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Thousands of handicap-parking placards, dozens of scams

REPORTING ABUSE

Handicap-parking complaints can be filed with the Illinois Secretary of State’s Office online at cyberdriveillinois.com. Click on “Parking Program for Persons with Disabilities Abuse Complaint Form.”

PENALTIES

†People caught using handicap placards or handicap license plates without the placard- or plate-holder present face a fine of at least $500 and a 30-day driver’s license suspension. The police also can confiscate illegally used placards.

†Doctors who make false statements to help someone obtain a handicap plate or placard face fines of up to $1,000.

†People caught altering placards; manufacturing fakes; using fake, lost or stolen placards; or selling real or fake placards could be charged with a Class A misdemeanor, which is punishable by jail time, fines of up to $2,500 and a one-year driver’s license suspension.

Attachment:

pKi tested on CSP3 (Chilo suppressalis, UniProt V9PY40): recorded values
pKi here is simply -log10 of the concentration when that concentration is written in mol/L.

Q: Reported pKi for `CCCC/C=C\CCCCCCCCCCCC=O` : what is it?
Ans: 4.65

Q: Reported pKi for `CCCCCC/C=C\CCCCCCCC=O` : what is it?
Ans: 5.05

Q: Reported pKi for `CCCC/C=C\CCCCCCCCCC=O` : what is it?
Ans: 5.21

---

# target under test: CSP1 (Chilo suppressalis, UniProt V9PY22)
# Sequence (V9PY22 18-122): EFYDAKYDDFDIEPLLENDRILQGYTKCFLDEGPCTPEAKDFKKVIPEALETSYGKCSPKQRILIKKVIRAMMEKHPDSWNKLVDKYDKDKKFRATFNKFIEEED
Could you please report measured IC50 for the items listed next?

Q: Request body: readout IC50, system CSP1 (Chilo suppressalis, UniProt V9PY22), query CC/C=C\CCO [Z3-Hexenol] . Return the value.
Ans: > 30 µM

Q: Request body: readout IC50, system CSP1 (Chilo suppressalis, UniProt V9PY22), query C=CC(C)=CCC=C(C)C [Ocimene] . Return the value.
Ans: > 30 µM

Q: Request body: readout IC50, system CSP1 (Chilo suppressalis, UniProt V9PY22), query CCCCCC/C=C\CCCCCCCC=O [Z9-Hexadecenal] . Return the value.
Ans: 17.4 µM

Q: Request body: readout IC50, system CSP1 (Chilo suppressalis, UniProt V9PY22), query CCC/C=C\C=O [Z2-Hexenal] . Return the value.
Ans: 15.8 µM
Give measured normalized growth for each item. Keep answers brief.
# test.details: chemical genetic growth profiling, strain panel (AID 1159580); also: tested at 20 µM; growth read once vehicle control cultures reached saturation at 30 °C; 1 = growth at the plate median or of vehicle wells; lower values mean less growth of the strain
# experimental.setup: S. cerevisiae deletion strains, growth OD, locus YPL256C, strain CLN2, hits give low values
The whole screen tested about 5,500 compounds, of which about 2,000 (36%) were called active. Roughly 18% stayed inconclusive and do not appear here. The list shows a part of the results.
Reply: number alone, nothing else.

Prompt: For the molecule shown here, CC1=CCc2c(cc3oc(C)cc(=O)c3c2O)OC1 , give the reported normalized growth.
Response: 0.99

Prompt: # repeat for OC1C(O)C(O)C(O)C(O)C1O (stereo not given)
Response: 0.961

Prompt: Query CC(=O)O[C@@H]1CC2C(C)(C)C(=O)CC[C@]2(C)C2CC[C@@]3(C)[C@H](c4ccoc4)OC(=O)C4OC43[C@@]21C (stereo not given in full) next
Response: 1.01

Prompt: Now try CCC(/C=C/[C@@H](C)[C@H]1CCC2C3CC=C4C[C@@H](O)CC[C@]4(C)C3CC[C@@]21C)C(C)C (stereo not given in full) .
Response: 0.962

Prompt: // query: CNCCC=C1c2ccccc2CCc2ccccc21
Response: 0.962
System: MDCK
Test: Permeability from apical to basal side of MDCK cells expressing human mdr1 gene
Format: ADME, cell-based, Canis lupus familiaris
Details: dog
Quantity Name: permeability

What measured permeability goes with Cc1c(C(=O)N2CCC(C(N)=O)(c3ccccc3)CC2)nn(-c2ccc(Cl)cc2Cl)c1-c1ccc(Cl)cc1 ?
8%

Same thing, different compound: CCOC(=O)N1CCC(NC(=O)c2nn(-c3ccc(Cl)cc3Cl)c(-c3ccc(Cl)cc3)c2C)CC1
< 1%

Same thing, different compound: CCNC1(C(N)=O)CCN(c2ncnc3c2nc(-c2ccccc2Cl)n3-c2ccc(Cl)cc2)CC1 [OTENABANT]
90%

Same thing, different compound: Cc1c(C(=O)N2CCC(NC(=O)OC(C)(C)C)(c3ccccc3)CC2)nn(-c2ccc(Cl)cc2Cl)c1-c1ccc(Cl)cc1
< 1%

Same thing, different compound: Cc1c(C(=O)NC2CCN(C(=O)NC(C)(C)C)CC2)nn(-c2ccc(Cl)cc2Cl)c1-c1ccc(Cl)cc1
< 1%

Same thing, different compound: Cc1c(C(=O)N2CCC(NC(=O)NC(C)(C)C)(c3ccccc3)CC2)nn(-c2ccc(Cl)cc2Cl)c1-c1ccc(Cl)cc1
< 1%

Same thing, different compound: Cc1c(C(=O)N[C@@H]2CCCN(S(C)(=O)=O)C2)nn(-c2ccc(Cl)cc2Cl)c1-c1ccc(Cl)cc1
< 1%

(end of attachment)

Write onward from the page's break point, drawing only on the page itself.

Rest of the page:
MORE ONLINE

See Sun-Times video of able-bodied people using handicap placards and read Part 1 of this series at suntimes.com.

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Updated: December 15, 2011 9:47AM



Throughout Cook County, there’s one handicap placard in circulation for every 13 passenger vehicles.

And with parking-meter rates escalating throughout Chicago, the incentive for able-bodied drivers to use one of those placards to park for free in metered spots can sometimes be too hard to resist, a Chicago Sun-Times investigation found.

With the help of a retired Chicago Police Department lieutenant, the newspaper did regular spot checks in the South Loop and elsewhere in the city.